While some home decor trends last for years (yes, we're talking about you, modern farmhouse style), paint trends tend to change more quickly, since painting is one of the fastest and most affordable ways to revamp a room. Of course, you don't need to change your paint with the seasons, but if your home could use a refresh, why not go with one of these on-trend colors? We asked design pros to peer into their crystal balls and predict the top paint trends of summer 2022. From baby blues to hand-painted wall murals, here are all the paint trends the experts see in our future.
"I feel like cool blues are going to be really big this summer—like aquas and baby blue. They're fun, bright, and summery," says Jessica Davis, the interior designer behind Atelier Davis. Think beyond the walls, Davis suggests, and consider painting cabinets, furniture, and other decor details.
Interior designer Lisa Gilmore also predicts that summer 2022 will be all about "off-the-beaten-path blues," as we get more creative than the classic combo of blue and white. "Using a blue that pulls a purple base is refreshing, exciting, and unexpected. To me, Benjamin Moore's Watertown 818 does just that!"
If you follow any design blogs or magazines, you've probably seen some stylish homes with painted floors in recent months. Davis predicts that this trend will continue. "I think painted floors are going to continue to be big, but I especially see checkerboards and stripes really enjoying a renaissance," she says. Remember: Painter's tape is your best friend if you're DIY-ing a patterned floor.
Warm and Earthy Hues
"Take fun seriously in 2022. Color is everywhere," says Annie Sloan, the creator of Chalk Paint. "Summer '22 is being led by warm, earthy spice colors. Rich yellows such as my ochre-influenced Carnaby Yellow, comforting-but-sexy spice colors such as Riad Terracotta, and the clay-like Italian plaster of Piranesi Pink. This fits with the post-lockdown trend for more personalized, characterful living spaces, whilst reflecting our desire for travel, for excitement, for the spice of life!"
Painted Architectural Interest
"The trend for experimentation continues, and we move further and further away from one-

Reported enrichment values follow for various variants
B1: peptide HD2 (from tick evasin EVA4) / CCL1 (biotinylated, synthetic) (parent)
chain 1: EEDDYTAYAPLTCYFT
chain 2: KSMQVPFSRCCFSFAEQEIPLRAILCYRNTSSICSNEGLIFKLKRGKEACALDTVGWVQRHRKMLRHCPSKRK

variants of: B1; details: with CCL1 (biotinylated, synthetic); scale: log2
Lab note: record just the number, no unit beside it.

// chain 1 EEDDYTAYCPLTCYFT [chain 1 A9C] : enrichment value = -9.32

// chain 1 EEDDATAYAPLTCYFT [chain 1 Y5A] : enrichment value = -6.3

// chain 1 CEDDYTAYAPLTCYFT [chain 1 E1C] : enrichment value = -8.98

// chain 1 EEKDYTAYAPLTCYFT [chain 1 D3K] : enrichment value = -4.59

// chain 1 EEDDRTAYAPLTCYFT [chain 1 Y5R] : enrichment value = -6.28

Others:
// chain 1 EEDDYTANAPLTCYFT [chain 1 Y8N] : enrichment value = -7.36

color homes," Sloan says. If you want to introduce color into your space without painting all the walls, try this trick: "A great way to add color is to use a picture rail and add a new color above," Sloan suggests. "This Bridgerton-esque addition of architectural detail is witty and will add character, charm, and height in your home when done correctly. Remember: color above the picture rail will draw the eye up! Flood the same hue across the ceiling for a maximalist take on the look." If you already have any architectural details in your home (think, wainscoting or board and batten), consider painting them a contrasting color.
Soft Watermelon Shades
"We are seeing a lot of our clients still craving a sense of calm and comfort in their homes," says L.A.-based interior designer Jenn Feldman. This desire for comfort is leading to more nature-inspired hues, such as pale ivory, greens, and blush pinks, Feldman explains. "I'm starting to call it the summer of watercolored watermelon!"
Matte, Textured Finishes
"We are gravitating toward flatter satin and lime wash finishes, which are feeling clean, fresh, and bright throughout the home," says Feldman. "Adding that extra layer of texture on the finish can create such a wonderful feeling that envelops a space," she adds. When selecting paints, consider some historic alternatives to traditional paints, such as lime wash or milk paint.
Murals Make a Comeback
"I wholeheartedly feel that artists are finally getting their moment with wall murals," Gilmore says. "For so long, people would hear the word 'wall mural' and think of a dated waterfall scene painted on your grandmother's basement wall, adjacent from the wood wall paneling. However, now people have become freer and more expressive with colors, shapes, textures, and the like."
Paint doesn't have to stay inside the house, either. "Also, painted pools! Give me more painted pools," Gilmore says.